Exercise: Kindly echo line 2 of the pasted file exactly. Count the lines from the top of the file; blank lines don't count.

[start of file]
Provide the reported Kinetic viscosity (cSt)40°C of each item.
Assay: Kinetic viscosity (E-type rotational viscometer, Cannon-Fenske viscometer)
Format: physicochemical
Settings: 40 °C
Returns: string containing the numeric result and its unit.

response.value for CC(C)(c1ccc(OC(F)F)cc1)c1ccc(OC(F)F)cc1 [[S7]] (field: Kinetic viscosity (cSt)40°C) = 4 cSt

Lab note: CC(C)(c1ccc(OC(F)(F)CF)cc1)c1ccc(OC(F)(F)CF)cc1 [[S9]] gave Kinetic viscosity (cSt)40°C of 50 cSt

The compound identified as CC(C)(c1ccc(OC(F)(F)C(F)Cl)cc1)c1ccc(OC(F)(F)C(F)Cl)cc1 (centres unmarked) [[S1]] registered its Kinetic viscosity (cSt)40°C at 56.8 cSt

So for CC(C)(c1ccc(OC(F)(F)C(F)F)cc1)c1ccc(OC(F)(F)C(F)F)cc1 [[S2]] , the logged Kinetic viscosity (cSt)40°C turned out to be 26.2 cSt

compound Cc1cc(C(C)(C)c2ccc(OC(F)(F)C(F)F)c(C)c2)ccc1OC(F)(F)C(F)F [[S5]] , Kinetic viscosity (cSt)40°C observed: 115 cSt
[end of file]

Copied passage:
Assay: Kinetic viscosity (E-type rotational viscometer, Cannon-Fenske viscometer)